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New research gives insight into a recent experiment that was able to manipulate an unprecedented number of atoms through a quantum simulator. This new theory could provide another step on the path to creating the elusive quantum computers.

An international team of researchers, led by the University of Leeds and in cooperation with the Institute of Science and Technology Austria and the University of Geneva, has provided a theoretical explanation for the particular
behaviour of individual atoms that were trapped and manipulated in a recent experiment by Harvard University and MIT. The experiment used a system of finely tuned lasers to act as "optical tweezers" to assemble a remarkably long chain of 51 atoms.

When the quantum dynamics of the atom chain were measured, there were surprising oscillations that persisted for much longer than expected and which couldn't be explained.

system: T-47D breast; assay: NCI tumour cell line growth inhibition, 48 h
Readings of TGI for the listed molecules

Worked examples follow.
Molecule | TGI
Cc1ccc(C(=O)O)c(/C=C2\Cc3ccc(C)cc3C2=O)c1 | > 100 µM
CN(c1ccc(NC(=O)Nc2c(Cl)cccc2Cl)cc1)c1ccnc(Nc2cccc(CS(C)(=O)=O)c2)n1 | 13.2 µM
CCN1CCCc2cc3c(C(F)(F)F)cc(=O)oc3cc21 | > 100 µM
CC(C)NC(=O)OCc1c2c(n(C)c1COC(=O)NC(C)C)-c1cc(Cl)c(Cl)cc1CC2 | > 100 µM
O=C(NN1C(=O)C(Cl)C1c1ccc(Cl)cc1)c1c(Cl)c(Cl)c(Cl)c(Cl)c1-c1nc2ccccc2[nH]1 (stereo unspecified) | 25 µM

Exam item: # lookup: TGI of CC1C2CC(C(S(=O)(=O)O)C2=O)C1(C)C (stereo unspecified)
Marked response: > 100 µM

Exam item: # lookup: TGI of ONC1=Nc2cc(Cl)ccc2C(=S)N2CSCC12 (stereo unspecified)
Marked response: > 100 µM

Study co-author, Dr. Zlatko Papic, Lecturer in Theoretical Physics at Leeds, said: "The previous Harvard-MIT experiment created surprisingly robust oscillations that kept the atoms in a quantum state for an extended time. We found these oscillations to be rather puzzling because they suggested that atoms were somehow able to "remember" their initial configuration while still moving chaotically.

"Our goal was to understand more generally where such oscillations could
comefrom, since oscillations signify some kind of coherence in a chaotic environment—and this is precisely what we want from a robust quantum computer. Our work suggests that these oscillations are due to a new physical phenomenon that we called 'quantum many-body scar'."

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Category: Science